Magazine article The Spectator

Ancient & Modern

Magazine article The Spectator

Ancient & Modern

Article excerpt

TREMENDOUS excitement has been generated by the announcement of Professor Motion as the new Poet Laureate, especially among all the poets who missed out. The wicked Roman epigrammatist Marcus Valerius Martialis (c. AD 40-104) perfected the epigram with a sting in the tail. Among the roughly 1,500 epigrams Martial composed, quite a few are about fellow poets. Amazingly, he couldn't stand them.

Possessor of a chair in creative literature, Professor Motion must have the same feelings as Martial when his eager students line up for his comments, '"Please, Marcus, tell the truth," you say,/"That's all I want to hear!"/If you read a poem or plead a case/You din it in my ear:/"The truth, the honest truth!" you beg./It's damned hard to deny/Such a request./So here's the truth:/You'ld rather have me lie' (tr. Wender).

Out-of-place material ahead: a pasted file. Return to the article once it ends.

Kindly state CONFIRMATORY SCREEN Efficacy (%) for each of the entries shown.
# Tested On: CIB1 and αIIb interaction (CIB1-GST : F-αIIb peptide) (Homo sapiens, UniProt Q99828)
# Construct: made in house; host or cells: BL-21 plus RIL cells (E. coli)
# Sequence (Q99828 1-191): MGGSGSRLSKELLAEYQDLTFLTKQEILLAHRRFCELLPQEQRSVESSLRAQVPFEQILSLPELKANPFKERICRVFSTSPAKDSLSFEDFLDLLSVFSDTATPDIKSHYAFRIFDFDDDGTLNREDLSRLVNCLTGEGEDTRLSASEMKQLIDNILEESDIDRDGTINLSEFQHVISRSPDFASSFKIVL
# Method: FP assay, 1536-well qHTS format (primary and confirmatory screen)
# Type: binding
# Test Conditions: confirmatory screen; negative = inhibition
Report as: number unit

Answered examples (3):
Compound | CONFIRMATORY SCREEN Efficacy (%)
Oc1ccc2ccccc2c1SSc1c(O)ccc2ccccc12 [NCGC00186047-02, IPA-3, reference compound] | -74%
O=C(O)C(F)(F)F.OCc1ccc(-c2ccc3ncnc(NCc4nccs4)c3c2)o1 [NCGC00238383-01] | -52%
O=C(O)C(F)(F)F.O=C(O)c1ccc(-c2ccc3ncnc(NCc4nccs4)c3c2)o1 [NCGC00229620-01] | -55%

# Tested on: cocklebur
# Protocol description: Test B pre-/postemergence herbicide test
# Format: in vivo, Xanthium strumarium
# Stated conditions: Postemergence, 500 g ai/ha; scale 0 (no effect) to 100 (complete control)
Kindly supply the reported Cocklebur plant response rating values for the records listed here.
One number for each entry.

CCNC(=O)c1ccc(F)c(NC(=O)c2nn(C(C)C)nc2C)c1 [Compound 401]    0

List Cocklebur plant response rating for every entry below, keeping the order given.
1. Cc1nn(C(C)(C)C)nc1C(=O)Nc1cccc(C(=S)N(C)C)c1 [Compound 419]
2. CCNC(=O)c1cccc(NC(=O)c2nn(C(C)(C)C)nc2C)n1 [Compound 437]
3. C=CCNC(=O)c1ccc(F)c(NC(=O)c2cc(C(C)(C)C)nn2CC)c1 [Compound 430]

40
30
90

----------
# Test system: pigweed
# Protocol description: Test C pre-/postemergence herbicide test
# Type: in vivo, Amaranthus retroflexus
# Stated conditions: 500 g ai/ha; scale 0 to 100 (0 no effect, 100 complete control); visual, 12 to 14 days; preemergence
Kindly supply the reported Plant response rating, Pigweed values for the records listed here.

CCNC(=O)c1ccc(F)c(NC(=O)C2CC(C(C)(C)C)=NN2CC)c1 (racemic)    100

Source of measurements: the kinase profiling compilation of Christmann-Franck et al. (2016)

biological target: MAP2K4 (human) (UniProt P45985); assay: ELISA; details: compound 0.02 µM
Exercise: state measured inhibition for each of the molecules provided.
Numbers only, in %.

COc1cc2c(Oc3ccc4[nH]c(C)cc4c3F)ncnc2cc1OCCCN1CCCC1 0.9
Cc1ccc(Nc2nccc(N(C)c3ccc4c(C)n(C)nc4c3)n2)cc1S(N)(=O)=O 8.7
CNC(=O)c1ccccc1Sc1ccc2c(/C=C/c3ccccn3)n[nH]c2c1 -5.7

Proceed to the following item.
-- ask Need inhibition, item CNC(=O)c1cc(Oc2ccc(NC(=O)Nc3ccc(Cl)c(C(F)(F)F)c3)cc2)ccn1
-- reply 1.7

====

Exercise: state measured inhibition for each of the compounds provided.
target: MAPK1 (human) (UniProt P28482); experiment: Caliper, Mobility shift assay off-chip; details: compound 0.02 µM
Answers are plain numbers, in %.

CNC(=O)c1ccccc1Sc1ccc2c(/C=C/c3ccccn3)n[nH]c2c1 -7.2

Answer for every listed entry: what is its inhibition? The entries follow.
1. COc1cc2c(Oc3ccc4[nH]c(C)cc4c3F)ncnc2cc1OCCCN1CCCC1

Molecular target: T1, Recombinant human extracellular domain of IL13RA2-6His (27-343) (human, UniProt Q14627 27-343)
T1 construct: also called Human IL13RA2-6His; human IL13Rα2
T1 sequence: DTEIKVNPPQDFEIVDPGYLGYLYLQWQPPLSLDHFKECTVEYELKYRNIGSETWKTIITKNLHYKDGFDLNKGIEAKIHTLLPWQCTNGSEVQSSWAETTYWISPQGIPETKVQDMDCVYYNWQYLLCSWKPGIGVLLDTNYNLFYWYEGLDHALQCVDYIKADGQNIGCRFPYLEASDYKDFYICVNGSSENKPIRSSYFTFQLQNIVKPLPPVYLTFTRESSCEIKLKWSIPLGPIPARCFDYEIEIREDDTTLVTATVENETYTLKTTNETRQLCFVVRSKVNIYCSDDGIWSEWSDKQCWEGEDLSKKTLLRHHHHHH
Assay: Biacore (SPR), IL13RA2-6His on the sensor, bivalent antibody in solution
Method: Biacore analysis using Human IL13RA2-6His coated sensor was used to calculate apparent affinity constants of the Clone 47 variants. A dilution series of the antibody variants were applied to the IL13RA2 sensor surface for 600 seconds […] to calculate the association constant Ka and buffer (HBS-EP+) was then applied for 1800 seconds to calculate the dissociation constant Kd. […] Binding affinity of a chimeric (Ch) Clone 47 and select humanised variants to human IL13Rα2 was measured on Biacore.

But fellow professionals are even worse. Poets down the millennia have always pretended to be captivated by the work of their rivals, but Martial knew the truth: `You wonder, Theo, why I don't/Send you my books. The cause/Is really very simple:/In case you send me yours.' Poets went for each other with just as much enthusiasm as they do today: `Cinna is said to attack me in verse. …

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